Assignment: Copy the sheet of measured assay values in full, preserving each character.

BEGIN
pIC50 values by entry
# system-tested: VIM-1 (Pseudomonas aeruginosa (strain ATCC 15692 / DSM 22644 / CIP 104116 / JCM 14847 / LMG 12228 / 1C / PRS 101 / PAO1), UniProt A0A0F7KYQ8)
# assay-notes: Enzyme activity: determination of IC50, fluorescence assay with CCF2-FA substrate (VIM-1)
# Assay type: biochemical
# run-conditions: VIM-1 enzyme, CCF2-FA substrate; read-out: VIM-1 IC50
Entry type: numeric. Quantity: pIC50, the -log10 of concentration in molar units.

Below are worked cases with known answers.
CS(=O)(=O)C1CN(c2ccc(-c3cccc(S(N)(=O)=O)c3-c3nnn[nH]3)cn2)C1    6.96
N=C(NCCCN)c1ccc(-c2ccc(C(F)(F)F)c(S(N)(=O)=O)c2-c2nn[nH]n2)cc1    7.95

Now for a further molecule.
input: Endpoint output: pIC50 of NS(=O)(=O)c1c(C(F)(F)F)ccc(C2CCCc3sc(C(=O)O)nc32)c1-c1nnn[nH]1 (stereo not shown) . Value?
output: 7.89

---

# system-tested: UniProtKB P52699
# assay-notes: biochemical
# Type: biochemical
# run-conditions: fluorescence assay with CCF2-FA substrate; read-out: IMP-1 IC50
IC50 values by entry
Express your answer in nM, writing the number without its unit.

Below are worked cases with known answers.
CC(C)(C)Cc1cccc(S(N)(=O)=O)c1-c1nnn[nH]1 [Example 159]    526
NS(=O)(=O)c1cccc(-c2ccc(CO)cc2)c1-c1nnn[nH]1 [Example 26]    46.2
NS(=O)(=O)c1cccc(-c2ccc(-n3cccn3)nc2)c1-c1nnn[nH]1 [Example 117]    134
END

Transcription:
pIC50 values by entry
# system-tested: VIM-1 (Pseudomonas aeruginosa (strain ATCC 15692 / DSM 22644 / CIP 104116 / JCM 14847 / LMG 12228 / 1C / PRS 101 / PAO1), UniProt A0A0F7KYQ8)
# assay-notes: Enzyme activity: determination of IC50, fluorescence assay with CCF2-FA substrate (VIM-1)
# Assay type: biochemical
# run-conditions: VIM-1 enzyme, CCF2-FA substrate; read-out: VIM-1 IC50
Entry type: numeric. Quantity: pIC50, the -log10 of concentration in molar units.

Below are worked cases with known answers.
CS(=O)(=O)C1CN(c2ccc(-c3cccc(S(N)(=O)=O)c3-c3nnn[nH]3)cn2)C1    6.96
N=C(NCCCN)c1ccc(-c2ccc(C(F)(F)F)c(S(N)(=O)=O)c2-c2nn[nH]n2)cc1    7.95

Now for a further molecule.
input: Endpoint output: pIC50 of NS(=O)(=O)c1c(C(F)(F)F)ccc(C2CCCc3sc(C(=O)O)nc32)c1-c1nnn[nH]1 (stereo not shown) . Value?
output: 7.89

---

# system-tested: UniProtKB P52699
# assay-notes: biochemical
# Type: biochemical
# run-conditions: fluorescence assay with CCF2-FA substrate; read-out: IMP-1 IC50
IC50 values by entry
Express your answer in nM, writing the number without its unit.

Below are worked cases with known answers.
CC(C)(C)Cc1cccc(S(N)(=O)=O)c1-c1nnn[nH]1 [Example 159]    526
NS(=O)(=O)c1cccc(-c2ccc(CO)cc2)c1-c1nnn[nH]1 [Example 26]    46.2
NS(=O)(=O)c1cccc(-c2ccc(-n3cccn3)nc2)c1-c1nnn[nH]1 [Example 117]    134